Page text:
The Conservative Case for Workers’ Unions

We all know that the “pendulum” swings back and forth over time as to many issues. And, although I never thought I would say this, one pendulum swing that should happen again regards what I call voluntary workers’ unions. I came to that conclusion after reading an article by Jonathan Rauch in the July/August issue of The Atlantic entitled “The Conservative Case for Unions.” As we all know, private-sector labor unions in the past had become so powerful that they could sometimes dictate how many companies could do business. So eventually the reaction against that power became so strong that laws were passed, along with many bureaucratic regulations and court interpretations  that specifically prohibited creative ways of forming unions, and those already formed were forbidden from engaging in a number of activities. Public unions (a real problem) are a whole ‘nother issue for another time. But, Liberty-lovers should always be in favor of voluntary associations.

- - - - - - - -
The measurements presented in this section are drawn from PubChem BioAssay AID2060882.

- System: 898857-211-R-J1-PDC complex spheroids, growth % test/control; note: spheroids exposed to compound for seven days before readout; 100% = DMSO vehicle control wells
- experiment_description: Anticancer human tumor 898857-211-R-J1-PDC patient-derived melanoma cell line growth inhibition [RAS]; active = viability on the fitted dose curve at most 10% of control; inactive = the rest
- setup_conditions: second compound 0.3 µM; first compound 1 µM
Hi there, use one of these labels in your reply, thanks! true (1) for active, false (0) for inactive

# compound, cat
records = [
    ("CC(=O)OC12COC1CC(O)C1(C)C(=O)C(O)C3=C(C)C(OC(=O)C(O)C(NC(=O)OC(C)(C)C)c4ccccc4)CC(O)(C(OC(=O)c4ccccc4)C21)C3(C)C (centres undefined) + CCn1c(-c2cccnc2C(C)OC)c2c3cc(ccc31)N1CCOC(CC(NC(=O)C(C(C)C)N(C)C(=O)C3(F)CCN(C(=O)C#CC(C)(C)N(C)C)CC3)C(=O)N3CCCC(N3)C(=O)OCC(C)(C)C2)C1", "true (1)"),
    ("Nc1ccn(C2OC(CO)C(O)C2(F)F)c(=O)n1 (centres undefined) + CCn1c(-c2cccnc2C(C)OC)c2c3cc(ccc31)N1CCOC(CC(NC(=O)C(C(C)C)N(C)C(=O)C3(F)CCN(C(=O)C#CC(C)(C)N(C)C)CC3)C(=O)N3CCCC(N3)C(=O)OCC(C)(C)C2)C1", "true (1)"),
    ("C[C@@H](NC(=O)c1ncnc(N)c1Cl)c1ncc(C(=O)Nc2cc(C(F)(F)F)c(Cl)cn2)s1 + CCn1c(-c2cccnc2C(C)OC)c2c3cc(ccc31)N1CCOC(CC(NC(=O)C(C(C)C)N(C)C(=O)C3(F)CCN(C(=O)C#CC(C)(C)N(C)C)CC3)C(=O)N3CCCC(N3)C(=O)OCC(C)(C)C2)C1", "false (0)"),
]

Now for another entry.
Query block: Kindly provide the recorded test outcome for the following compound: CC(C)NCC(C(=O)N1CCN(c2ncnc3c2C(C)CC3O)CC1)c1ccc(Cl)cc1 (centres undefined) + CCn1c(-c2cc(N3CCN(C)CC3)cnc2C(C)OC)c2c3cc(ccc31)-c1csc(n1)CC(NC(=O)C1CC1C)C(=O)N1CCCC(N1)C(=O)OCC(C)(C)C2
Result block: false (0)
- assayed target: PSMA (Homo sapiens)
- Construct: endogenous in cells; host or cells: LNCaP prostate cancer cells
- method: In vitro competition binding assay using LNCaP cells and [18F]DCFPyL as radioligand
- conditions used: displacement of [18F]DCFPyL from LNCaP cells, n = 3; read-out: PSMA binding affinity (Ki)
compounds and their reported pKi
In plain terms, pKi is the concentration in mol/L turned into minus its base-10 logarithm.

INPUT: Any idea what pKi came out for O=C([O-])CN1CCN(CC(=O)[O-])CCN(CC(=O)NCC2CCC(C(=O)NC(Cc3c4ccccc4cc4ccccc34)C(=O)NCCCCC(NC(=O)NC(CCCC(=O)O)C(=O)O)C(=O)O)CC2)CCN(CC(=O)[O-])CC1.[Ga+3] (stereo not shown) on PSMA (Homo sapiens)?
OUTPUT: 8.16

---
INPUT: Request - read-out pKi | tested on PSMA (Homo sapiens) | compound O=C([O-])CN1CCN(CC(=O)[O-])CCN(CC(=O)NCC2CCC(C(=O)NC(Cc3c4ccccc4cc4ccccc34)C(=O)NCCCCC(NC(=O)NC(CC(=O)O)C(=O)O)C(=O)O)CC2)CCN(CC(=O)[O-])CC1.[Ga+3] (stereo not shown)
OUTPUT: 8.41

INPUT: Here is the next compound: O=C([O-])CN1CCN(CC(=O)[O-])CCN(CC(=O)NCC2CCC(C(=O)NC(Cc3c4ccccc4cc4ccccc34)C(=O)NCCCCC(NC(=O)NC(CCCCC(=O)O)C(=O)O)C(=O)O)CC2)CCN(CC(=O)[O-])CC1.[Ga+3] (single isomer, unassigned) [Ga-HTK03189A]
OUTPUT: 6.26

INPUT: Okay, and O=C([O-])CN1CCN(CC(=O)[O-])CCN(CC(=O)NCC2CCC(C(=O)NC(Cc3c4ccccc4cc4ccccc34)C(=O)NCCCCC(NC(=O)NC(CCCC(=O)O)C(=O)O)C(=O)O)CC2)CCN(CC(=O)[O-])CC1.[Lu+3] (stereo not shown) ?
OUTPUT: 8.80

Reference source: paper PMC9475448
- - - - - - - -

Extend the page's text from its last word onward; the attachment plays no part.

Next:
Times have certainly changed, but the restrictive laws have not; laws which (mostly) prohibit the formation of such things as creative “workers’ unions.” Even if not fully empowered to negotiate wages, engage in strikes, or be involved in collective bargaining issues, workers’ unions can serve other functions. For example, almost all surveys of lower economic-level workers show their biggest complaint being a lack of respect and a feeling of diminishment in how they are treated in the workplace. So a workers’ union could 1) give the workers a unified voice, and 2) address and propose resolutions for things such as workplace safety issues. In addition, it would allow the workers to pursue (together with management) innovations like helping the administration of government-funded unemployment, health and benefit plans, wage insurance, and even serve as employment agencies. Liberty allows for innovation and change and, in this area, Liberty is being stifled.

-Judge Jim Gray, from his “Two Paragraphs for Liberty” series. Slightly edited.

Candidate for Vice President of the United States in 2012 on Governor Gary Johnson’s Libertarian Party ticket.